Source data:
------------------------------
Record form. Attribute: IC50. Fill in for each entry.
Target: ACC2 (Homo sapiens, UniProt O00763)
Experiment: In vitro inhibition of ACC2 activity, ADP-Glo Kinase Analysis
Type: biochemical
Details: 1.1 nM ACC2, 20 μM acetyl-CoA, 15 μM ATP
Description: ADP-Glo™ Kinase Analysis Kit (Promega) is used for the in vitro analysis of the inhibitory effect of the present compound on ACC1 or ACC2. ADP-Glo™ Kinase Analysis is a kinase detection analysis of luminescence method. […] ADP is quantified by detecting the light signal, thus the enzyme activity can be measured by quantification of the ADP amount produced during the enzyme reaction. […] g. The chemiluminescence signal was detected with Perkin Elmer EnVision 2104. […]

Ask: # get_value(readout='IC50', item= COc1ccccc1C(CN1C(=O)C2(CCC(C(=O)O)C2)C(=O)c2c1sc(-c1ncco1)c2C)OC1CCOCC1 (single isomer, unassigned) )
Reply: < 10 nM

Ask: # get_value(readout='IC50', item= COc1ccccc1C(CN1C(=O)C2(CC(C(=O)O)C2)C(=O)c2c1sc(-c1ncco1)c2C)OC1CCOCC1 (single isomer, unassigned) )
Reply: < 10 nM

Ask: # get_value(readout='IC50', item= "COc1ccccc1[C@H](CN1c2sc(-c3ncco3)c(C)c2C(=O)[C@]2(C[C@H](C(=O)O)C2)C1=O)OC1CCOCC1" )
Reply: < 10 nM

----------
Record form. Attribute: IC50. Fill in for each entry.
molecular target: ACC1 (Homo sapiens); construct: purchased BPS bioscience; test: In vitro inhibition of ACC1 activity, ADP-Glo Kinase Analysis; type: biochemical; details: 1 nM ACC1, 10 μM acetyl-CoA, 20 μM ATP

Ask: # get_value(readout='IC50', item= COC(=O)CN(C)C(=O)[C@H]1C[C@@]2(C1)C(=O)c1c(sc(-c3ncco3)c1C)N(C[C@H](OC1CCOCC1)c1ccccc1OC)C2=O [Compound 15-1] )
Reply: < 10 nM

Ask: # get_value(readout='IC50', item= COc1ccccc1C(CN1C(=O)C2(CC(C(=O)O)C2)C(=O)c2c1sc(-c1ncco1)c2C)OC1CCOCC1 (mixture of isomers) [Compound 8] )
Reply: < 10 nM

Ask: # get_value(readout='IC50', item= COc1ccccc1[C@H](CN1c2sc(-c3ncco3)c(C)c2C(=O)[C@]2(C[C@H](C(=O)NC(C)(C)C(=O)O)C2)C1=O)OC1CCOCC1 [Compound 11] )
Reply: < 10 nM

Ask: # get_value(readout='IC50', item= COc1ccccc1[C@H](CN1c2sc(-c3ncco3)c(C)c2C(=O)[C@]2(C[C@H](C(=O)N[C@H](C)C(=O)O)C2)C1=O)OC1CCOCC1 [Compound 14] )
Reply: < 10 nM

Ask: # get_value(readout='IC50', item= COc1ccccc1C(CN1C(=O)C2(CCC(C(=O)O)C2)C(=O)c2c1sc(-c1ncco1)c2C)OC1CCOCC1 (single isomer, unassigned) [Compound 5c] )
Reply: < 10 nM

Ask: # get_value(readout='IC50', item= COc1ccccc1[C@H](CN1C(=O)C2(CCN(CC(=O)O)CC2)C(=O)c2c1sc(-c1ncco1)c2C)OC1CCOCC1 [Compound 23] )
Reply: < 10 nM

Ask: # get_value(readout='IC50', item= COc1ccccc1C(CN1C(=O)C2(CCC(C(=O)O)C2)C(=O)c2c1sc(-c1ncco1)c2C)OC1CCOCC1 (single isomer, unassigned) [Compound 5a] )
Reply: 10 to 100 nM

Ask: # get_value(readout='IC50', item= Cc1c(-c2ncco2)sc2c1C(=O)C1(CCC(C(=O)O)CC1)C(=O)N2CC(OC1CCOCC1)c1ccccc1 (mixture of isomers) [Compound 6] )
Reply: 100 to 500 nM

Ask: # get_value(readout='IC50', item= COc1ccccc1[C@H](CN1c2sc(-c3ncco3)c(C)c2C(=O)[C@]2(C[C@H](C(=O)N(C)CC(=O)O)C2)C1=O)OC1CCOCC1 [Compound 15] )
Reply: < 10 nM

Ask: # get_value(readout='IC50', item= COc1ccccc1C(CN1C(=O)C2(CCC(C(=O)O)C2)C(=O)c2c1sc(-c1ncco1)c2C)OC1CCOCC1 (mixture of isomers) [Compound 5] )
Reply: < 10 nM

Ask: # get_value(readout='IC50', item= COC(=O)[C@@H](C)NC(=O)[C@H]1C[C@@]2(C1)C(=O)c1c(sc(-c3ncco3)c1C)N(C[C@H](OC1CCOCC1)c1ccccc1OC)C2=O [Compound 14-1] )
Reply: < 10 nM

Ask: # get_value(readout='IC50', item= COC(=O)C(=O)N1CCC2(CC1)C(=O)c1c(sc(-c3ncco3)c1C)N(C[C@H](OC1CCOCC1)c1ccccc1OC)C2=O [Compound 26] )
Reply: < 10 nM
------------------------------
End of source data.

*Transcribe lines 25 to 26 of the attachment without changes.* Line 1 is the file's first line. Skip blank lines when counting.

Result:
Reply: < 10 nM

Ask: # get_value(readout='IC50', item= COc1ccccc1[C@H](CN1C(=O)C2(CCN(CC(=O)O)CC2)C(=O)c2c1sc(-c1ncco1)c2C)OC1CCOCC1 [Compound 23] )